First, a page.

Coping strategies of women with postpartum depression symptoms in rural Ethiopia: a cross-sectional community study

Azale, Telake, Fekadu, Abebaw, Medhin, Girmay and Hanlon, Charlotte (2018) Coping strategies of women with postpartum depression symptoms in rural Ethiopia: a cross-sectional community study. BMC Psychiatry, 18 (41). pp. 1-13. ISSN 1471-244X

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Abstract

Background:
Most women with postpartum depression (PPD) in low- and middle-income countries remain undiagnosed and untreated, despite evidence for adverse effects on the woman and her child. The aim of this study was to identify the coping strategies used by women with PPD symptoms in rural Ethiopia to inform the development of socio-culturally appropriate interventions.

Methods:
A population-based, cross-sectional study was conducted in a predominantly rural district in southern Ethiopia.
All women with live infants between one and 12 months post-partum (n = 3147) were screened for depression symptoms using the validated Patient Health Questionnaire, 9 item version (PHQ-9). Those scoring five or more, ‘high PPD
symptoms’, (n = 385) were included in this study. The Brief Coping with Problems Experienced (COPE-28) scale was used
to assess coping strategies. Construct validity of the brief COPE was evaluated using confirmatory factor analysis.

Results:
Confirmatory factor analysis of the brief COPE scale supported the previously hypothesized three dimensions of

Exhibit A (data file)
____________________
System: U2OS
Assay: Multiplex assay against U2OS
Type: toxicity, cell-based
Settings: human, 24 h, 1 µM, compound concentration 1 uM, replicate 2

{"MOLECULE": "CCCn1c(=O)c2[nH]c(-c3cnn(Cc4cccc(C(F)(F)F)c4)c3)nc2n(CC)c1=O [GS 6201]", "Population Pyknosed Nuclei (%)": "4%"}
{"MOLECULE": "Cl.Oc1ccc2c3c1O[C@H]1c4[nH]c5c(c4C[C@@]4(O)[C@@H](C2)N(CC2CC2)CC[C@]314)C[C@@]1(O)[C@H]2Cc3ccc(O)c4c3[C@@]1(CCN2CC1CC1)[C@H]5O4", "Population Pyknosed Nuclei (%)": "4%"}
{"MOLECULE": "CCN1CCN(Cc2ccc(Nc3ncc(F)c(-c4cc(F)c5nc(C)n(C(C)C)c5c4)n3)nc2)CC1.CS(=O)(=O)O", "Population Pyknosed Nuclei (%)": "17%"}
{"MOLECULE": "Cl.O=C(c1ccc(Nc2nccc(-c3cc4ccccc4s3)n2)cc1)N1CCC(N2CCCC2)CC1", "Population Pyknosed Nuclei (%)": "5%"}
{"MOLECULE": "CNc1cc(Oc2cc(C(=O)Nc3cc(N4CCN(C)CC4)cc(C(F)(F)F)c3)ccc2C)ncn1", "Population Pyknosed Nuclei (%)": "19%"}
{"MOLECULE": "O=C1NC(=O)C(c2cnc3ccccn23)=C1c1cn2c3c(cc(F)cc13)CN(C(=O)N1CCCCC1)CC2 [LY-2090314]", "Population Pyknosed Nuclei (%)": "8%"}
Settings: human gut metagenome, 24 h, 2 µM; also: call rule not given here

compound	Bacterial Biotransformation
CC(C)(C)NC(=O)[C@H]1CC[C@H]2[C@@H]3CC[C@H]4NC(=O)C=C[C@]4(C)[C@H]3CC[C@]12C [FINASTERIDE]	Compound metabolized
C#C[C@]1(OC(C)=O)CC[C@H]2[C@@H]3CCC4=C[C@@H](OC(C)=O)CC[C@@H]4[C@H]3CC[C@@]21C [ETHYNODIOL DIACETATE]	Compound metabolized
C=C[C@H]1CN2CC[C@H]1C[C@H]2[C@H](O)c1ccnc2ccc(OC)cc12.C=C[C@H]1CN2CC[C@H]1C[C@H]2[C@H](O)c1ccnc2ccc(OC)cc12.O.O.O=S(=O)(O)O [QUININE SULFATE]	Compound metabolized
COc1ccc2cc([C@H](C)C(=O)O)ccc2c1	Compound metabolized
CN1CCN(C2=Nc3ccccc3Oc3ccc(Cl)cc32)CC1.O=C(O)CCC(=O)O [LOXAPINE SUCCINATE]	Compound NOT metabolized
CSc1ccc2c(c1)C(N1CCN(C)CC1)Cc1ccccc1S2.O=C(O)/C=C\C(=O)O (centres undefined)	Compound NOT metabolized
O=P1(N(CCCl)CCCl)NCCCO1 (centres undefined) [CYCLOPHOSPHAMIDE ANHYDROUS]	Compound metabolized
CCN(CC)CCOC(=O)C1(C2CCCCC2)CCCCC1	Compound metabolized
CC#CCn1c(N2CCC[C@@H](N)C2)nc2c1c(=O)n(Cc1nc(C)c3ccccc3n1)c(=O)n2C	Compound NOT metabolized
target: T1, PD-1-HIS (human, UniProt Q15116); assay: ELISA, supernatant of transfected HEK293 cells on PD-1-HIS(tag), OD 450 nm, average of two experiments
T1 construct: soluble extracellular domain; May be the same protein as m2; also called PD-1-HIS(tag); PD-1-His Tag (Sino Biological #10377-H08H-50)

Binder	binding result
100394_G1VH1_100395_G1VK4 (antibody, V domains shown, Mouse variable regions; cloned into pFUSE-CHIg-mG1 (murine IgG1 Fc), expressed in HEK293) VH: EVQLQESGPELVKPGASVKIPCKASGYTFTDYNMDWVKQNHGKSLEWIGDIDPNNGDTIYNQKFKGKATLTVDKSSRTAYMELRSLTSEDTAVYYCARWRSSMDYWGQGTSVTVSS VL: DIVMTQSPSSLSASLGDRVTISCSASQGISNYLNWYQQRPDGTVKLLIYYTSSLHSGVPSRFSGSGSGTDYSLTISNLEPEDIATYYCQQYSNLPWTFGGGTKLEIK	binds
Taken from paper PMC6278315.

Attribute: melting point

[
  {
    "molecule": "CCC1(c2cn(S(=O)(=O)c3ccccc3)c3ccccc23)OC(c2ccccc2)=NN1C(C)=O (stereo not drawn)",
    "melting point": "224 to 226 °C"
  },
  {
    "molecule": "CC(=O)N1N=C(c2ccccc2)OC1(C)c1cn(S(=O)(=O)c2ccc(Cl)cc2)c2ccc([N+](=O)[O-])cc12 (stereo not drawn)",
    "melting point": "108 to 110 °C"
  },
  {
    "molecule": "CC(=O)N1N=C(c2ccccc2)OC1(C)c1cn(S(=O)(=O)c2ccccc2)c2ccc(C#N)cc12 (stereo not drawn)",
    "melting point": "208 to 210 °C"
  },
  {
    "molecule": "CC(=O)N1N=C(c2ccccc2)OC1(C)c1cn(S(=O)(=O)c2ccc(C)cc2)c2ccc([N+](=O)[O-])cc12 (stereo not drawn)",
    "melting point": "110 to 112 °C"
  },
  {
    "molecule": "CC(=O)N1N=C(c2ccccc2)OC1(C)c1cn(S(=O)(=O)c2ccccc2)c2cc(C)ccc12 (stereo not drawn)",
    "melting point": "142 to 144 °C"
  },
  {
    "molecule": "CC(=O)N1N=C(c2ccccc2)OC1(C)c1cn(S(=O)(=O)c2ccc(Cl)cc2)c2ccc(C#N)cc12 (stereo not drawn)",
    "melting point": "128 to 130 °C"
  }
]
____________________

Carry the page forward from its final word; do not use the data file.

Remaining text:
coping (problem-focused, emotion-focused, and dysfunctional). Emotion-focused coping was the most commonly employed coping strategy by women with PPD symptoms. Urban residence was associated positively with all three dimensions of coping. Women who had attended formal education and who attributed their symptoms to a physical cause were more likely to use both problem-focused and emotion-focused coping strategies. Women with better subjective wealth and those who perceived that their husband drank too much alcohol were more likely to use emotion-focused coping. Dysfunctional coping strategies were reported by women who had a poor relationship with their husbands.

Conclusions:
As in high-income countries, women with PPD symptoms were most likely to use emotion-focused and dysfunctional coping strategies. Poverty and the low level of awareness of depression as an illness may additionally impede problem-solving attempts to cope. Prospective studies are needed to understand the prognostic significance of coping styles in this setting and to inform psychosocial intervention development.

Item Type: Article
Schools and Departments: Brighton and Sussex Medical School > Global Health and Infection
Research Centres and Groups: Wellcome Trust Brighton and Sussex Centre for Global Health Research
Related URLs:
Depositing User: Esther Garibay
Date Deposited: 20 Mar 2018 14:29
Last Modified: 20 Mar 2018 14:36
URI: http://sro.sussex.ac.uk/id/eprint/74531

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